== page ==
Ventures in Vocation – rants and prospects

As months keep flying by in 2017, I’ve found myself in exceptionally busy and challenging environments, so blogging – or rather, posting – fell behind a little. Writing has always been a different story altogether; I always reflect in writing but, lately, sharing those thoughts simply hasn’t happened. Maybe it’s time it did πŸ™‚

For about eight years now, half of my teaching and learning time has been devoted to adult esp courses – focusing on tourism & services, real estate and my long-lasting love with legal English. The new year, however, arrived with an uplifting challenge: teen & young adult groups attending vocational schools – studying in tourism again & automotive technicians for a change – and quite a change, as to this day I couldn’t care less for cars and all. I did ponder whether I should take that up, and for a substantial amount of time; given though that it was two former students of mine who were now pursuing further expertise that their general knowledge of English wouldn’t cover, I said yes. A ‘yes’ that brought me face to face with an inadequacy I didn’t really care to modify and fill into at first, but which also massively annoyed me – it just didn’t sit well in me to abandon the effort. A ‘yes’ that suddenly multiplied the learner group – as those two former students brought the whole class from school with them.

What I didn’t know in the beginning was how much more annoyed I would become during the first couple of lessons. It was annoyance on a multi-level scale too, which made it even more difficult.
Having mainly focused on teenage learners for over a decade, the challenge wasn’t the group, but the subject. How could I sustain my own and the learners’ motivation working on something that does not interest me at all and on which I have next-to-nothing to work with?
Any hopes I might have had for at least some relevant material from official sources, i.e. the vocational school, were very quickly shattered, as the only thing those learners had in their hands was a set of photocopied mainstream elt coursebook pages with grammar rules. Here’s where my annoyance levels begin to go up:

  1. It’s a vocational school. You’re expected to have bibliography on relevant subjects for all your students.
  2. “Just learn the terms by heart. That’s all” – the answer the school English “teacher” gave to the students’ questions about learning how to do their job in an English-speaking environment. When I visited the school, he refused to see me – well, there you go.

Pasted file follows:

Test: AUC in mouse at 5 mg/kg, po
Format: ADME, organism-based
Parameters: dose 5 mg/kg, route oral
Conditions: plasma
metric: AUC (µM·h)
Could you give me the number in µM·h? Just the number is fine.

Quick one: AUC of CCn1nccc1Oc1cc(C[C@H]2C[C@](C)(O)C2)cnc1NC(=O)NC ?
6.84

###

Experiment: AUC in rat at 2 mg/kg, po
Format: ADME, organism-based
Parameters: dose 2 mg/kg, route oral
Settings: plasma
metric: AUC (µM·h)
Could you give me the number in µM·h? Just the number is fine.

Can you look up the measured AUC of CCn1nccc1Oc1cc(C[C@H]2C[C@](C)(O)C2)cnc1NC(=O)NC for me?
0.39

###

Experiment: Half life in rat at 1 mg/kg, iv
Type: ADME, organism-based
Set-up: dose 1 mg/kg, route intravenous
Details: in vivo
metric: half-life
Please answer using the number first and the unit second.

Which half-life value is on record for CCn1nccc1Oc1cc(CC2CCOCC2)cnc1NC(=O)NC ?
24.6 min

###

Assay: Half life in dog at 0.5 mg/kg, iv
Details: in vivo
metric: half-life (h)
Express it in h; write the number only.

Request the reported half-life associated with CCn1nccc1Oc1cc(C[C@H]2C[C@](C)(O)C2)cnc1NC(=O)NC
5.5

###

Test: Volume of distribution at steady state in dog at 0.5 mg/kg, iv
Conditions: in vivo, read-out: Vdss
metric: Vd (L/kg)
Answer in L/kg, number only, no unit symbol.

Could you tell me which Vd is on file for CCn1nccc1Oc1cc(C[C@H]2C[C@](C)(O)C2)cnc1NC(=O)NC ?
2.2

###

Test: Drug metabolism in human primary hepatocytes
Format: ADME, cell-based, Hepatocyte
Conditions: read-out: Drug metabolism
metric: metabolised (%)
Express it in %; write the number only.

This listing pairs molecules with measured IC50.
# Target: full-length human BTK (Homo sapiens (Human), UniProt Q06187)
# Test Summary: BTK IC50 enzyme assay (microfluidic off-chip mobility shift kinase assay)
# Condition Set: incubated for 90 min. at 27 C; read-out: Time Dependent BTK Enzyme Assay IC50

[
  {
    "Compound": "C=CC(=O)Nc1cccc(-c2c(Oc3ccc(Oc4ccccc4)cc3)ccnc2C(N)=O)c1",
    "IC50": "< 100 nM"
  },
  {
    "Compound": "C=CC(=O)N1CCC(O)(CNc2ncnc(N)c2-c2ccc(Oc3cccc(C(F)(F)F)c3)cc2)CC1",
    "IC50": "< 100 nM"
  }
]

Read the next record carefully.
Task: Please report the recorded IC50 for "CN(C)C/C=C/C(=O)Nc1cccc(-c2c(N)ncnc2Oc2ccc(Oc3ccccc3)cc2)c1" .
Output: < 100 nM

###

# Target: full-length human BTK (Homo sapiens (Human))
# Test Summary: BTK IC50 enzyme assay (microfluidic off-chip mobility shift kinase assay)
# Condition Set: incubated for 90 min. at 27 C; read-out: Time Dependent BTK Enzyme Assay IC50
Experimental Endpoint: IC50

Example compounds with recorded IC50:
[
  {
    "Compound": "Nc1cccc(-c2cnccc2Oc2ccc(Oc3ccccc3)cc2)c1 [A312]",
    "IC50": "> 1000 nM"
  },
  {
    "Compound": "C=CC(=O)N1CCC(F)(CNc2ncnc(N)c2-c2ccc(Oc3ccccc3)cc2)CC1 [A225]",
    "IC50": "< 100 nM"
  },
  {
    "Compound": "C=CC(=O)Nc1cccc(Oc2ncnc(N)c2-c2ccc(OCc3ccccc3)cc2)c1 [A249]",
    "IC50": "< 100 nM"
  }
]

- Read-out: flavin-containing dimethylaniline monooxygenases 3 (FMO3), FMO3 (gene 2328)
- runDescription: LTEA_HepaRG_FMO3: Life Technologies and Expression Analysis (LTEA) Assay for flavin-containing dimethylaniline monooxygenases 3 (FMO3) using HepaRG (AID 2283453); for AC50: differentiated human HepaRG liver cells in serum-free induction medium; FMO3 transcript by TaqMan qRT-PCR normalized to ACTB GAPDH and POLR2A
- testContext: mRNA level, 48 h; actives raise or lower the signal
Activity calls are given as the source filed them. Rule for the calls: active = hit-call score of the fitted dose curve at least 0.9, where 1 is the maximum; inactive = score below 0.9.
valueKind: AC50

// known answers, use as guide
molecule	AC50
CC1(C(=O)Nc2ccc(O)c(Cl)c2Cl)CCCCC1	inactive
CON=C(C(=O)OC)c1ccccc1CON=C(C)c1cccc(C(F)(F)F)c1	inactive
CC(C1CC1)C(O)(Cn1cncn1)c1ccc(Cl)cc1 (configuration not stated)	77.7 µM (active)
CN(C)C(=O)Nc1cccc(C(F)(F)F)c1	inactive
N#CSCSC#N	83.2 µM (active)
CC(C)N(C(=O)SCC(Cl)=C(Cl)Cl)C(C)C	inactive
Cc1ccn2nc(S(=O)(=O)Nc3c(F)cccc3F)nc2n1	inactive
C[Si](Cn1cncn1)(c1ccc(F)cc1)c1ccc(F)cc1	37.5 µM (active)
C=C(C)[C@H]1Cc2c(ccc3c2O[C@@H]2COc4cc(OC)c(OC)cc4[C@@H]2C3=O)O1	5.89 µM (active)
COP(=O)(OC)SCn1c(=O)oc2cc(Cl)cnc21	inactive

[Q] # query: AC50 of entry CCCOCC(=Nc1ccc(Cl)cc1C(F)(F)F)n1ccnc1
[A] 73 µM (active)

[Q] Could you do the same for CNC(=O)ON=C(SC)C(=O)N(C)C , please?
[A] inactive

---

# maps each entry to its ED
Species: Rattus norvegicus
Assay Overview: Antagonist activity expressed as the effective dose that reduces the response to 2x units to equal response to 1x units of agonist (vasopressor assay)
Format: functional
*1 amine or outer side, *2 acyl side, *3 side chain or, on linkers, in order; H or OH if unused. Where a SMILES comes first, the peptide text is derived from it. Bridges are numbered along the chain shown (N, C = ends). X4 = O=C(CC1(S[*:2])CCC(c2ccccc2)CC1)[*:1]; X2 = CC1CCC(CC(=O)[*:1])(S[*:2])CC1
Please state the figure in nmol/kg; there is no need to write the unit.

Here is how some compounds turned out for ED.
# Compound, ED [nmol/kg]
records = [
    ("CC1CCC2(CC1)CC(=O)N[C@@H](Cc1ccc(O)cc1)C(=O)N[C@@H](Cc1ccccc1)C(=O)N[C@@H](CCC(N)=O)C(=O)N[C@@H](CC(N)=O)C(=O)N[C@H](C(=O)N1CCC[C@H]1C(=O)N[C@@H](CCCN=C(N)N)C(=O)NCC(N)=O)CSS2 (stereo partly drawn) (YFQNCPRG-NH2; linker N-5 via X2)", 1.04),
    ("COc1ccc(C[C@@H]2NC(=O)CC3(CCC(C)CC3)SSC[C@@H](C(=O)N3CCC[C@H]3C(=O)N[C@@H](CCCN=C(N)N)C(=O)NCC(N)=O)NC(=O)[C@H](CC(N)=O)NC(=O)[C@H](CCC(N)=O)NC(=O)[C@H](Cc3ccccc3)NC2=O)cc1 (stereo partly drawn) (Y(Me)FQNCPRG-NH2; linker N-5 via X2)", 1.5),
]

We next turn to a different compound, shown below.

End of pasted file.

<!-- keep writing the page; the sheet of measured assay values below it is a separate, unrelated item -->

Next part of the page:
3. There are amazing, passionate and hardworking colleagues in public vocational schools. Shouldn’t there be a database of their produced material available to all students?

I wasn’t trying to avoid preparing material – it just shocked me to see that even though those students were expected to study and take exams on their subject, all the material provided was on general English and several levels below their competency – something common, as I’ve been since informed. We’re in 2017. I might have been too hopeful but having known how colleagues put their heart in teaching and produce materials, I expected those students – and their school teacher – to have access to it.

*rant over*

I decided to make it all interactive – I might have known nothing about cars, but I’ve been good at completing tasks πŸ˜‰ Obviously, so are my students. We’ve been working our way through terminology and functional language on Car Mechanic Simulator – found through STEAM. The students are divided in five groups of three and each group “owns” a garage – myself and a couple of colleagues pose each week as customers πŸ™‚ The groups are responsible for the smooth operations in their garage, appropriate task allocation and production of three weekly reports (Tasks Performed, Financial and Weekly prospects) as well as a monthly report from the “manager” (selected and appointed by the team members).

I’m not sad to say that I still have no interest in anything automotive – not in handing it, I mean, I’m quite happy to enjoy their service. I am, however, thrilled to admit that my students’ enthusiasm fires me up beyond expectation!
Even though I remain angry at the lack of care, of perspective and of prospect – as  those students are seeking a future away from here and who can blame them? – it’s our duty to pursue shifts in anything that does not work to our own and the future generations’ benefit.

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